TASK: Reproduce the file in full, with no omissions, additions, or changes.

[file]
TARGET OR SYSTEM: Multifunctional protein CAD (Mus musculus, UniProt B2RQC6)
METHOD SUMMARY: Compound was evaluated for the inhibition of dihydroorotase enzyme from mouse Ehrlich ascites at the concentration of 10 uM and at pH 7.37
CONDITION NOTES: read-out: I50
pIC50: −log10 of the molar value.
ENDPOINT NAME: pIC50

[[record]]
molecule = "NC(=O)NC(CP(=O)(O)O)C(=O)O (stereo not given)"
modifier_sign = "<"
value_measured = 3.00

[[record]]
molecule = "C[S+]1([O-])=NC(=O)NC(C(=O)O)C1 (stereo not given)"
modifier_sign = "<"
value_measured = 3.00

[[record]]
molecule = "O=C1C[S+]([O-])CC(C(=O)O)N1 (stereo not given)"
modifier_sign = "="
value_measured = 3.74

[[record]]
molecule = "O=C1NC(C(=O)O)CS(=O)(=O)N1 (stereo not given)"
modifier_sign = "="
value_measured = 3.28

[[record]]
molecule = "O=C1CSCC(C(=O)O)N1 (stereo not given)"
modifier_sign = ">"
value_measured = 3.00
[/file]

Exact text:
TARGET OR SYSTEM: Multifunctional protein CAD (Mus musculus, UniProt B2RQC6)
METHOD SUMMARY: Compound was evaluated for the inhibition of dihydroorotase enzyme from mouse Ehrlich ascites at the concentration of 10 uM and at pH 7.37
CONDITION NOTES: read-out: I50
pIC50: −log10 of the molar value.
ENDPOINT NAME: pIC50

[[record]]
molecule = "NC(=O)NC(CP(=O)(O)O)C(=O)O (stereo not given)"
modifier_sign = "<"
value_measured = 3.00

[[record]]
molecule = "C[S+]1([O-])=NC(=O)NC(C(=O)O)C1 (stereo not given)"
modifier_sign = "<"
value_measured = 3.00

[[record]]
molecule = "O=C1C[S+]([O-])CC(C(=O)O)N1 (stereo not given)"
modifier_sign = "="
value_measured = 3.74

[[record]]
molecule = "O=C1NC(C(=O)O)CS(=O)(=O)N1 (stereo not given)"
modifier_sign = "="
value_measured = 3.28

[[record]]
molecule = "O=C1CSCC(C(=O)O)N1 (stereo not given)"
modifier_sign = ">"
value_measured = 3.00